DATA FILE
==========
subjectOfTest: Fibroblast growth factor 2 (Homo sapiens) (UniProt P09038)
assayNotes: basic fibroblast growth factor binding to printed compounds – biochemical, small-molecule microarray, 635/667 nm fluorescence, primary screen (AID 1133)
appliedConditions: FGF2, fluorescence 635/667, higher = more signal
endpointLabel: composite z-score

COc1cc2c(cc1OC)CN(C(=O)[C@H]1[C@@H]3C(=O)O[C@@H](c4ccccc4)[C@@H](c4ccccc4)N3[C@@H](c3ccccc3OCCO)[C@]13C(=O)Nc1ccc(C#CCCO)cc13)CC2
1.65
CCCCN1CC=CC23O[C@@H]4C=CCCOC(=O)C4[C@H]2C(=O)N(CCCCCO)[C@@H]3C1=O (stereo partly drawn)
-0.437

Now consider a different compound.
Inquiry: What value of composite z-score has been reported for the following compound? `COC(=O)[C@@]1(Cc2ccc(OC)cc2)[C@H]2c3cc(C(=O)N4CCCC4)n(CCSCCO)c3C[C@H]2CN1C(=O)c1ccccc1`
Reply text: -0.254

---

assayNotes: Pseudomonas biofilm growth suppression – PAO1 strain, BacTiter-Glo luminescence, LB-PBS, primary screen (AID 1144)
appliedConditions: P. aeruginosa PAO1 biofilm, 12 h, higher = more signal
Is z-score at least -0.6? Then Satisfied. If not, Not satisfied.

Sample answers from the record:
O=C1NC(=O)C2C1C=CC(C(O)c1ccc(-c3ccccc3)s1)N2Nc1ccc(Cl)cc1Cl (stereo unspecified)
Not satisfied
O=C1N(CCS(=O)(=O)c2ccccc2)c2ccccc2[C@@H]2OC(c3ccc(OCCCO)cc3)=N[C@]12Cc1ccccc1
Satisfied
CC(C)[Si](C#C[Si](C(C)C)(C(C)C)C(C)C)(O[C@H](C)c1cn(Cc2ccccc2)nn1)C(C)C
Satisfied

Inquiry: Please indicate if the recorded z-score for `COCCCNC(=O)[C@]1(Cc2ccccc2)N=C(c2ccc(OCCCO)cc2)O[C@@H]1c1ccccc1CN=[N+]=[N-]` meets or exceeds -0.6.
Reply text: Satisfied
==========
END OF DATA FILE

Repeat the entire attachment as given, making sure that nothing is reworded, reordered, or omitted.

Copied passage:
subjectOfTest: Fibroblast growth factor 2 (Homo sapiens) (UniProt P09038)
assayNotes: basic fibroblast growth factor binding to printed compounds – biochemical, small-molecule microarray, 635/667 nm fluorescence, primary screen (AID 1133)
appliedConditions: FGF2, fluorescence 635/667, higher = more signal
endpointLabel: composite z-score

COc1cc2c(cc1OC)CN(C(=O)[C@H]1[C@@H]3C(=O)O[C@@H](c4ccccc4)[C@@H](c4ccccc4)N3[C@@H](c3ccccc3OCCO)[C@]13C(=O)Nc1ccc(C#CCCO)cc13)CC2
1.65
CCCCN1CC=CC23O[C@@H]4C=CCCOC(=O)C4[C@H]2C(=O)N(CCCCCO)[C@@H]3C1=O (stereo partly drawn)
-0.437

Now consider a different compound.
Inquiry: What value of composite z-score has been reported for the following compound? `COC(=O)[C@@]1(Cc2ccc(OC)cc2)[C@H]2c3cc(C(=O)N4CCCC4)n(CCSCCO)c3C[C@H]2CN1C(=O)c1ccccc1`
Reply text: -0.254

---

assayNotes: Pseudomonas biofilm growth suppression – PAO1 strain, BacTiter-Glo luminescence, LB-PBS, primary screen (AID 1144)
appliedConditions: P. aeruginosa PAO1 biofilm, 12 h, higher = more signal
Is z-score at least -0.6? Then Satisfied. If not, Not satisfied.

Sample answers from the record:
O=C1NC(=O)C2C1C=CC(C(O)c1ccc(-c3ccccc3)s1)N2Nc1ccc(Cl)cc1Cl (stereo unspecified)
Not satisfied
O=C1N(CCS(=O)(=O)c2ccccc2)c2ccccc2[C@@H]2OC(c3ccc(OCCCO)cc3)=N[C@]12Cc1ccccc1
Satisfied
CC(C)[Si](C#C[Si](C(C)C)(C(C)C)C(C)C)(O[C@H](C)c1cn(Cc2ccccc2)nn1)C(C)C
Satisfied

Inquiry: Please indicate if the recorded z-score for `COCCCNC(=O)[C@]1(Cc2ccccc2)N=C(c2ccc(OCCCO)cc2)O[C@@H]1c1ccccc1CN=[N+]=[N-]` meets or exceeds -0.6.
Reply text: Satisfied